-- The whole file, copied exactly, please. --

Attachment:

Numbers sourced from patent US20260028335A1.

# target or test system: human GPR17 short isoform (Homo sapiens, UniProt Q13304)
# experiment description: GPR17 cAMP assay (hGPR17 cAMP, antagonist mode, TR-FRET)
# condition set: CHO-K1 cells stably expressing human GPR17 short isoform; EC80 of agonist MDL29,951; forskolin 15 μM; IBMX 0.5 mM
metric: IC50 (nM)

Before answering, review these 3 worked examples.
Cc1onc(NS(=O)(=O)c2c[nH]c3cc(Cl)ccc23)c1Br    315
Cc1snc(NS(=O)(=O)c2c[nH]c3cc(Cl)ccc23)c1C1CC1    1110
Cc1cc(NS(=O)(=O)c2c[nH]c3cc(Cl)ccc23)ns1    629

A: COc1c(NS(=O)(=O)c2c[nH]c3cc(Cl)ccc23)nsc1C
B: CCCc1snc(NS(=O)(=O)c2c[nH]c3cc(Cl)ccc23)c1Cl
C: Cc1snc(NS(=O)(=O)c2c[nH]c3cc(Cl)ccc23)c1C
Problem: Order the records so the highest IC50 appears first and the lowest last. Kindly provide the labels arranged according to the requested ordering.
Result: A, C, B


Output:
Numbers sourced from patent US20260028335A1.

# target or test system: human GPR17 short isoform (Homo sapiens, UniProt Q13304)
# experiment description: GPR17 cAMP assay (hGPR17 cAMP, antagonist mode, TR-FRET)
# condition set: CHO-K1 cells stably expressing human GPR17 short isoform; EC80 of agonist MDL29,951; forskolin 15 μM; IBMX 0.5 mM
metric: IC50 (nM)

Before answering, review these 3 worked examples.
Cc1onc(NS(=O)(=O)c2c[nH]c3cc(Cl)ccc23)c1Br    315
Cc1snc(NS(=O)(=O)c2c[nH]c3cc(Cl)ccc23)c1C1CC1    1110
Cc1cc(NS(=O)(=O)c2c[nH]c3cc(Cl)ccc23)ns1    629

A: COc1c(NS(=O)(=O)c2c[nH]c3cc(Cl)ccc23)nsc1C
B: CCCc1snc(NS(=O)(=O)c2c[nH]c3cc(Cl)ccc23)c1Cl
C: Cc1snc(NS(=O)(=O)c2c[nH]c3cc(Cl)ccc23)c1C
Problem: Order the records so the highest IC50 appears first and the lowest last. Kindly provide the labels arranged according to the requested ordering.
Result: A, C, B